January 3, 2014

Rajaonarimampianina wins

From Reuters:
ANTANANARIVO — Former Finance Minister Hery Rajaonarimampianina won Madagascar's run-off presidential election, the electoral commission (CENIT) said on Friday, but his main rival claims the vote was rigged. 
CENIT leader Beatrice Atallah said Rajaonarimampianina, the candidate backed by President Andry Rajoelina who ousted his predecessor in a coup in 2009, won 53.5 percent of the December 20 vote. 
He beat Jean Louis Robinson, who ended up with 46.5 percent but has demanded a recount. Robinson's camp has filed almost 300 complaints to the electoral court, which now has to rule on the result. 
The poll, the fist since former disc jockey Rajoelina grabbed power, is meant to end a crisis that has driven out investors, cut aid flows and sharply slowed the economy.

The name "Rajaonarimampianina" is a reminder that many Madagascarenes' ancestors arrived in prehistoric times from the land of multi-syllabic names on the other side of the Indian Ocean, 4,000 miles away. The southeast Asians or Borneoans got to Madagascar before the Africans. Jared Diamond considers that an even more remarkable feat of seamanship than the Polynesian settlement of the Pacific.

Oddly enough, Rajaonarimampianina himself looks like an East African black guy and, judging from campaign rally photos has overwhelmingly black supporters, while his opponent Jean Louis Robinson, or perhaps Robinson Jean Louis, is an Indochinese-looking fellow.

Is Robinson named after Robinson Crusoe? Many people were shipwrecked on Madagascar. It was said to be the site of the Pirate Utopia of Libertatia in the 1724 book A General History of the Robberies and Murders of the most notorious Pyrates, an influential work that introduced such perennials of pirate lore as peg-legs, buried treasure, and the Jolly Roger flag. It was penned by "Captain Charles Johnson," which has often been assumed to have been a pseudonym for history's most energetic individual, Daniel Defoe (who is said to have written under 198 pseudonyms), although it may well have been somebody else cashing in on the mania for Robinson Crusoe stories. 

19 comments:

Anonymous said...

Oddly enough, Rajaonarimampianina himself looks like an East African black guy and, judging from campaign rally photos has overwhelmingly black supporters, while his opponent Robinson is an Indochinese-looking fellow.

You're right, LOL. They look like they switched names.

Anonymous said...

Reuben from jewamongyou has several interesting posts on his travels there.

http://jewamongyou.wordpress.com/2011/04/22/racial-patterns-in-madagascar/

Anonymous said...

"Hawaii woman with long last name forces state to alter ID policy"

http://www.foxnews.com/us/2014/01/01/hawaii-woman-with-long-last-name-gets-new-id-cards/

"A Hawaii woman whose last name is 36 characters long has finally gotten the whole thing to fit on her driver's license and state identification card.

Janice "Lokelani" Keihanaikukauakahihuliheekahaunaele has a surname that consists of 35 letters plus an okina, a mark used in the Hawaiian alphabet. She received her new license and ID after her campaign to get her full name on the cards prompted the state Department of Transportation to change its policy to expand the number of characters that can appear.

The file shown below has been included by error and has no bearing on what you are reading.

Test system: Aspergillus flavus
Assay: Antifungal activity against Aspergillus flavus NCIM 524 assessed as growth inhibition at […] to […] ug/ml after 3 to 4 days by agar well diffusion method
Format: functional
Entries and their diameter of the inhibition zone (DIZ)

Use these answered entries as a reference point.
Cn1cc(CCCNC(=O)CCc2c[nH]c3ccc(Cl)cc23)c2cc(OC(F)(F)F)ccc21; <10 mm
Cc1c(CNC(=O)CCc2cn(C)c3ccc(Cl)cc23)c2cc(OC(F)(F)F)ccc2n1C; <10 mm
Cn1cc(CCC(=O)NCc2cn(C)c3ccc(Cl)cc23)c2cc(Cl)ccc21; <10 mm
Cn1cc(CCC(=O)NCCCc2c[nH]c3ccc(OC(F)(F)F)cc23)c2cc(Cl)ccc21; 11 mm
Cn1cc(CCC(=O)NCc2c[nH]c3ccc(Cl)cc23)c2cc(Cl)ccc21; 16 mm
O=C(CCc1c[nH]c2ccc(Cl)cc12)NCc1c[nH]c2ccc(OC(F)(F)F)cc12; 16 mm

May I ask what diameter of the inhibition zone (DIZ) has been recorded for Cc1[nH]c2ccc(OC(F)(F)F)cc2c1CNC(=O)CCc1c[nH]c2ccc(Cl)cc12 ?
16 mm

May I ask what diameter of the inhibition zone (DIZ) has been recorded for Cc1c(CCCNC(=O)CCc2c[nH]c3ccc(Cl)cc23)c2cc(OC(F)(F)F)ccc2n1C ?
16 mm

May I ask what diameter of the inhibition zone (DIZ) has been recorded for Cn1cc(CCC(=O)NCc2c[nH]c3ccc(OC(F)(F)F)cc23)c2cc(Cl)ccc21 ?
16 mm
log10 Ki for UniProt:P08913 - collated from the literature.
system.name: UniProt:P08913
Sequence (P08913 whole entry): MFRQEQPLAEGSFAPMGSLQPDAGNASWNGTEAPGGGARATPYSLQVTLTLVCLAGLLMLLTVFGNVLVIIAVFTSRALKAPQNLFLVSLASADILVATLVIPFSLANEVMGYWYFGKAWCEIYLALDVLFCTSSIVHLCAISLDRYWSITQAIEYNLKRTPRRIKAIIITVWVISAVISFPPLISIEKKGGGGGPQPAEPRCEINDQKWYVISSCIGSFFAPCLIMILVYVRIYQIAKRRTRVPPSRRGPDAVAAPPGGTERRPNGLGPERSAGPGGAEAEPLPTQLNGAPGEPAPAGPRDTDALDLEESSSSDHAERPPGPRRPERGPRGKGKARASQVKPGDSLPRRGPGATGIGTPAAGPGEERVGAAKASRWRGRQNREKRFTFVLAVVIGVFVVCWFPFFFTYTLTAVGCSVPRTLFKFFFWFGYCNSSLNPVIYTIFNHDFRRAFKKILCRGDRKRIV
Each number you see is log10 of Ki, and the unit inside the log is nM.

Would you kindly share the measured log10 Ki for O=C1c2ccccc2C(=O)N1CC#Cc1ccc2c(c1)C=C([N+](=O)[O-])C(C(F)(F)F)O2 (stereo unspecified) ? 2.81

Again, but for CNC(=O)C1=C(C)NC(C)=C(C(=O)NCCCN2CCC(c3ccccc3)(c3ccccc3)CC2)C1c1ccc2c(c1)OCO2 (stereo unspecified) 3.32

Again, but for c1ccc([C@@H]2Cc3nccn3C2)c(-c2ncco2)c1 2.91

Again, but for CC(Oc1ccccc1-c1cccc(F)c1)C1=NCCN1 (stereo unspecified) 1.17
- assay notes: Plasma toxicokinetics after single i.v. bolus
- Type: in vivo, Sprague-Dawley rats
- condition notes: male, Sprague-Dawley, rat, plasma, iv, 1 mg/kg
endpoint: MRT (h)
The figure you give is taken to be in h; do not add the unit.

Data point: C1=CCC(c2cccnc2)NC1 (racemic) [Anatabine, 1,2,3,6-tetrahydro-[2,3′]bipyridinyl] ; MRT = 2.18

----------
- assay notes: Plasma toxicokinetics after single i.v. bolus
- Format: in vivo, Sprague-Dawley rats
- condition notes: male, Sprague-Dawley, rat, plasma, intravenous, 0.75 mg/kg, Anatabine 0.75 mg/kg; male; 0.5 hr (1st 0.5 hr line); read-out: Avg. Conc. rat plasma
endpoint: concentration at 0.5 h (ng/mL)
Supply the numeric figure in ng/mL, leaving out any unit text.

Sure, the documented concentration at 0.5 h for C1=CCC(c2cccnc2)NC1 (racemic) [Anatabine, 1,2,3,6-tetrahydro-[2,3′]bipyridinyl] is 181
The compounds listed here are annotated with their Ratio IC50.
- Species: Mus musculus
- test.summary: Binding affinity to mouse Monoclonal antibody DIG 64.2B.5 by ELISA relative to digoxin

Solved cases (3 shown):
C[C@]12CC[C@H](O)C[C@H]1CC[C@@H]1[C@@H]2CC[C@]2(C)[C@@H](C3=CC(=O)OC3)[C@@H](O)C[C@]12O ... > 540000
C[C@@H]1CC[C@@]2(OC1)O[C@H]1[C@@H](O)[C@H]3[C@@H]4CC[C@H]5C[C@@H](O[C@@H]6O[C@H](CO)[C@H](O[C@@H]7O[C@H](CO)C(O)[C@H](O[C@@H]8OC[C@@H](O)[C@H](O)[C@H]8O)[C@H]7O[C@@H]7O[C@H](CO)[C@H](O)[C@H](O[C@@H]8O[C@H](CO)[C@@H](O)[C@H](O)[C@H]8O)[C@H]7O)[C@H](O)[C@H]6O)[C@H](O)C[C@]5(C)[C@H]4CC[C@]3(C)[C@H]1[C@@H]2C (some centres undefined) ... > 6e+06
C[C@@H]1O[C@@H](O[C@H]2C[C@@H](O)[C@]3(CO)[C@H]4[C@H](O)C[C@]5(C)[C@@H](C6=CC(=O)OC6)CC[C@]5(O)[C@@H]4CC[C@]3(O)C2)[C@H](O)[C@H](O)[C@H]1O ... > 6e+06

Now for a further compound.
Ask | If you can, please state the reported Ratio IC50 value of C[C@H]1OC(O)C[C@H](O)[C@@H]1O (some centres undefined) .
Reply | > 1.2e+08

Keihanaikukauakahihuliheekahaunaele, 54, said Monday that she's happy she was able to help fix the problem of identification cards lacking sufficient space for long names.

"Now, in the state of Hawaii, we are no longer second class citizens because of the length of our name," she said."

sbarrkum said...

Daniel Defoe, although it may well have been somebody else cashing in on the mania for Robinson Crusoe stories.

Defore is thought to have based his Robinson Crusoe on Robert Knox's narrative as a prisoner in Ceylon (Sri Lanka).
http://en.wikipedia.org/wiki/Robert_Knox_%28sailor%29

On one occasion, Knox presented Hooke with samples of "a strange intoxicating herb like hemp" which he dubbed "Indian hemp" or "Bangue"; it is better known today as cannabis indica, a plant which was unknown at the time in Europe. Hooke gave an address to the Society in December 1689 in which he provided what was the first detailed description of cannabis in English.

You can download or read the whole book here.
http://books.google.lk/books?id=QcxKAAAAcAAJ&dq=Ceylon%20Knox&pg=PP11#v=onepage&q=Ceylon%20Knox&f=false

Auntie Analogue said...


However that election recount turns out, let's just hope no one over there blows a Madagasket.

pseudoerasmus said...

"Oddly enough, Rajaonarimampianina himself looks like an East African black guy"

He does not. There is not a trace of East African appearance. If his face popped up randomly I would place it somewhere in southeast Asia or the Pacific.

Hunsdon said...

Madagascar figured in one of the Flashman novels by George MacDonald Fraser. Sounded like a nasty place back then.

Steve Sailer said...

I suppose Rajaonarimampianina could be a Melanesian, but the cheering crowds don't seem to notice. The Madagascar band I saw in the 1990s had two pretty sisters as singers who looked more or less Filipino while the bass player looked African.